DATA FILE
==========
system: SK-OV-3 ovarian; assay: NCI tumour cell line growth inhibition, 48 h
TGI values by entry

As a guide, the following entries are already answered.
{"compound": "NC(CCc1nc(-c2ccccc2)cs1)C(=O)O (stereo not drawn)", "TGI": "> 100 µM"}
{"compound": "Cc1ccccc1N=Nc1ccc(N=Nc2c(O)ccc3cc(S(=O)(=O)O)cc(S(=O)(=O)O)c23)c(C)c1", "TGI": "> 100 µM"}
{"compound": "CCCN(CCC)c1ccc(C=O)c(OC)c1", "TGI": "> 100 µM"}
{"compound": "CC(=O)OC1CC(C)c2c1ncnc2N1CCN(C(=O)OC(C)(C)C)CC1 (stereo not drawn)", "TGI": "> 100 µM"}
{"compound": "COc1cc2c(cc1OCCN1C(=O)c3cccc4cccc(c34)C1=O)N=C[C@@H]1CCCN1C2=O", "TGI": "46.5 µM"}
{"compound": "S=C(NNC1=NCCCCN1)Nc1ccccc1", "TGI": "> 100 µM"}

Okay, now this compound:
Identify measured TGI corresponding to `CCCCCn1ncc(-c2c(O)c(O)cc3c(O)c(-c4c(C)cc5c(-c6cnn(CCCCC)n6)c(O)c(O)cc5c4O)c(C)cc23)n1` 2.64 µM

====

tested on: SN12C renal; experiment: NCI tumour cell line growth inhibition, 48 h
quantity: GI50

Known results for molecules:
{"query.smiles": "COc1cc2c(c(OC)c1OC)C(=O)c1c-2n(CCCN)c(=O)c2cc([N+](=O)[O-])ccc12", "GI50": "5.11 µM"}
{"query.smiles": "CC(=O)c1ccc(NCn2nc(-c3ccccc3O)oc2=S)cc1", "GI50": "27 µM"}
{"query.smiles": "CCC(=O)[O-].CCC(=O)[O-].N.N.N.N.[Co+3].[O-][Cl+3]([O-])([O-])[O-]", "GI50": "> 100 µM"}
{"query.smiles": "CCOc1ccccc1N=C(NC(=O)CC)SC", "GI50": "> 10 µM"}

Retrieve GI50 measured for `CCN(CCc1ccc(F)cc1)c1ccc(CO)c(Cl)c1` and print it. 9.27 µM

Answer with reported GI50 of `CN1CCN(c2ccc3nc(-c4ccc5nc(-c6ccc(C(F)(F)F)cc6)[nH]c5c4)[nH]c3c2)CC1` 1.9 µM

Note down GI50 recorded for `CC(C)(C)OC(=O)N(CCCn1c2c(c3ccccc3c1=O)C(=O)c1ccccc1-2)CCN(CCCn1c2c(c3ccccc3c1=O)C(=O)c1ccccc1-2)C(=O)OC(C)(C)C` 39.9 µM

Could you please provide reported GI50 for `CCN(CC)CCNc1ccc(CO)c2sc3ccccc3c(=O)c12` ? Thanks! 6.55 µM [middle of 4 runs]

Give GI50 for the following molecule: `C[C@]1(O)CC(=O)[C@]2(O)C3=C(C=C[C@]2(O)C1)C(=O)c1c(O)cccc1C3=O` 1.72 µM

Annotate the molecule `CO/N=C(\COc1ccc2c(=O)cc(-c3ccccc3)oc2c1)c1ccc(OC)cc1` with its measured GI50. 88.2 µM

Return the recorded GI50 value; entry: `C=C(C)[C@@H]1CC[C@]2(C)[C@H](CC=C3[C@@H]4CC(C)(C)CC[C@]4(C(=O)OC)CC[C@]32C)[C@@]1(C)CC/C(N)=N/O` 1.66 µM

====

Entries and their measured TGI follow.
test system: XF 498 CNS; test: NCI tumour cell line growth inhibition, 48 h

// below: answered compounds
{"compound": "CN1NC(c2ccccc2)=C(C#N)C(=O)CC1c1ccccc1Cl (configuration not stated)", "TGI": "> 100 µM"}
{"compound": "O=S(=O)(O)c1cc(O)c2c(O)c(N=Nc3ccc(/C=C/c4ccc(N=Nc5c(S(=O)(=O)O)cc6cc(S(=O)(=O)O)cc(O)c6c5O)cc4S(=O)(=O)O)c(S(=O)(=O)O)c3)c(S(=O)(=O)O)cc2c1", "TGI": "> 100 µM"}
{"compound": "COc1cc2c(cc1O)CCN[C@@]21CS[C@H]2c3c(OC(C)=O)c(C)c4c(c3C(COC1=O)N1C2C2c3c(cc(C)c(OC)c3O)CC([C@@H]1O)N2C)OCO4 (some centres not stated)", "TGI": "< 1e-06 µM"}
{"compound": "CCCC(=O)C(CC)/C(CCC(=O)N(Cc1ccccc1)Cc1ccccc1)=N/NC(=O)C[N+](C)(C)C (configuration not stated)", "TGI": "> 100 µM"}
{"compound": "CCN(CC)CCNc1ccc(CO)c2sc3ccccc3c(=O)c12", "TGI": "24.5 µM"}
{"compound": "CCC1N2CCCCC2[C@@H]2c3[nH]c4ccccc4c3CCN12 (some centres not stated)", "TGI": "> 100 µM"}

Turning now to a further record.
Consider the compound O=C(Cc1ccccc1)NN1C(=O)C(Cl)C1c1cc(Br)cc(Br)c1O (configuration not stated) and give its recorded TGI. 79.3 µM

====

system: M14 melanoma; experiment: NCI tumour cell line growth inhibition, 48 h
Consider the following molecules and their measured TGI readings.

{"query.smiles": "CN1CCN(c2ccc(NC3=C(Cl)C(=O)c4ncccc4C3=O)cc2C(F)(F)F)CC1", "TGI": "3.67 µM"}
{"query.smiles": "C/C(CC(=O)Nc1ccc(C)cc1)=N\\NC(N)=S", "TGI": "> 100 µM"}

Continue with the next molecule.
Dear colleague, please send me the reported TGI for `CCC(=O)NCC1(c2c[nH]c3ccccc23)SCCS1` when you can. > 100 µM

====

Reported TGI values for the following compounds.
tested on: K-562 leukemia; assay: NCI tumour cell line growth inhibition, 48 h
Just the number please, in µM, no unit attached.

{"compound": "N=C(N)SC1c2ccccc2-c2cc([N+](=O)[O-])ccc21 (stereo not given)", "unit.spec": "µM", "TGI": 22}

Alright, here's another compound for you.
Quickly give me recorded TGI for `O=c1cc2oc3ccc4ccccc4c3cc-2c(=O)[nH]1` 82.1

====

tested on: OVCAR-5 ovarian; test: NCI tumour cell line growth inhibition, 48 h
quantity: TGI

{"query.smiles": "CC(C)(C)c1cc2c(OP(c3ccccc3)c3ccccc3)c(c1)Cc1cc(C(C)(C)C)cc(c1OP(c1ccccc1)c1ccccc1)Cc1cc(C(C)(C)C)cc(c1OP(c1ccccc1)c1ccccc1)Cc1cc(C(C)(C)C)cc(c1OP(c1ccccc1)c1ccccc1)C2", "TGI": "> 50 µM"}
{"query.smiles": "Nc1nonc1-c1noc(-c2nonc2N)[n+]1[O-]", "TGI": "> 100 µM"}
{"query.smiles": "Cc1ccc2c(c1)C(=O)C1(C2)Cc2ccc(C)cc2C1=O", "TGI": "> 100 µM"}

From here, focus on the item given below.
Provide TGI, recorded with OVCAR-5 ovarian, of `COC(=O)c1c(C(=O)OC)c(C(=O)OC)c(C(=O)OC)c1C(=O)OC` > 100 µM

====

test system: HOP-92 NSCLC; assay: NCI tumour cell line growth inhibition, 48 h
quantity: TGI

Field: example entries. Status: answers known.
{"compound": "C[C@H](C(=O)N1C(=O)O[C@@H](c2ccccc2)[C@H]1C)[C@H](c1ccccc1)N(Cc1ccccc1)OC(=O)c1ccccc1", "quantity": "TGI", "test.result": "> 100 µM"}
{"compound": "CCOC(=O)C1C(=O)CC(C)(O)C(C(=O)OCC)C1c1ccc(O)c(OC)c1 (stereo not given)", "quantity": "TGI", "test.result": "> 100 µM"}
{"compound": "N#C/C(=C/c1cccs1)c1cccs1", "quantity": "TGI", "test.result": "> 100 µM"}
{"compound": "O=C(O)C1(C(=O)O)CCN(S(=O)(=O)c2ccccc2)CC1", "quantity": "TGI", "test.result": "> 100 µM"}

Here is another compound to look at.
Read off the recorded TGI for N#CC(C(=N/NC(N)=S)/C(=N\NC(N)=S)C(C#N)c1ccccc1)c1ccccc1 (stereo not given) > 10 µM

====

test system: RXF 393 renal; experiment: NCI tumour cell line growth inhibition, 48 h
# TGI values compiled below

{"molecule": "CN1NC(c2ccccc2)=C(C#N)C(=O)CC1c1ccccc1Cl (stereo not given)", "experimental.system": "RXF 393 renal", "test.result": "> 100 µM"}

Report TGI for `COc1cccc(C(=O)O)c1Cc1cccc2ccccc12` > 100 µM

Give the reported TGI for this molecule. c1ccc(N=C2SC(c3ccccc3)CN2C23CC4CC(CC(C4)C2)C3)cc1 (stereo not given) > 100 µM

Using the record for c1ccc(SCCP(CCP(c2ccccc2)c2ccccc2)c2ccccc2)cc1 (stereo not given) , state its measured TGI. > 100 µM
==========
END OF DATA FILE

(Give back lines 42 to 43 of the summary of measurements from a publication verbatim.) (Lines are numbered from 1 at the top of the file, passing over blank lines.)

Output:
{"query.smiles": "CN1CCN(c2ccc(NC3=C(Cl)C(=O)c4ncccc4C3=O)cc2C(F)(F)F)CC1", "TGI": "3.67 µM"}
{"query.smiles": "C/C(CC(=O)Nc1ccc(C)cc1)=N\\NC(N)=S", "TGI": "> 100 µM"}